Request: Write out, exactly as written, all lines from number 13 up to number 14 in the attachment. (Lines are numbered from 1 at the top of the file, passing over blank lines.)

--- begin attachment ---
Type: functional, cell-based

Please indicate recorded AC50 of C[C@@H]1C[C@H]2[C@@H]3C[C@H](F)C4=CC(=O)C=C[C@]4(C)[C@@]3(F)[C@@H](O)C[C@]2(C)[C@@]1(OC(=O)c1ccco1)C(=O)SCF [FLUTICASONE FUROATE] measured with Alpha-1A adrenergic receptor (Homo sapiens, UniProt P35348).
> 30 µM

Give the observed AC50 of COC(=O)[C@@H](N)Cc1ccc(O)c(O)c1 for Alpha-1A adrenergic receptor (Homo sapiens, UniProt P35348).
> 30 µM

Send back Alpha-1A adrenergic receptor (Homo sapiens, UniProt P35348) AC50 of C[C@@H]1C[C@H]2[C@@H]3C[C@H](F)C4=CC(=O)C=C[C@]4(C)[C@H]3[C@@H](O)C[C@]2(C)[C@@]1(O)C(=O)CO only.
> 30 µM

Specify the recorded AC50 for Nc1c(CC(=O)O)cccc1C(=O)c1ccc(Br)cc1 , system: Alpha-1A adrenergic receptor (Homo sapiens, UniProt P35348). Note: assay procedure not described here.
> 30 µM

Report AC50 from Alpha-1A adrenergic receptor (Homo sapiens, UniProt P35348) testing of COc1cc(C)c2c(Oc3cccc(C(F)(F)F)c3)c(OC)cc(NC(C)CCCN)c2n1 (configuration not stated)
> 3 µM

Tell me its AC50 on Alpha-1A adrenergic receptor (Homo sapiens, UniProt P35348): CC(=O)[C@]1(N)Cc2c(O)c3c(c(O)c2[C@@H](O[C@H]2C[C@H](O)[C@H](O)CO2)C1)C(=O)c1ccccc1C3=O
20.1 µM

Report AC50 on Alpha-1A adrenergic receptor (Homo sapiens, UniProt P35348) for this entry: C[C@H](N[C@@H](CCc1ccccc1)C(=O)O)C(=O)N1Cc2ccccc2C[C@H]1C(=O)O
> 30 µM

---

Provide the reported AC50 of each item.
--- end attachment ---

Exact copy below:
20.1 µM

Report AC50 on Alpha-1A adrenergic receptor (Homo sapiens, UniProt P35348) for this entry: C[C@H](N[C@@H](CCc1ccccc1)C(=O)O)C(=O)N1Cc2ccccc2C[C@H]1C(=O)O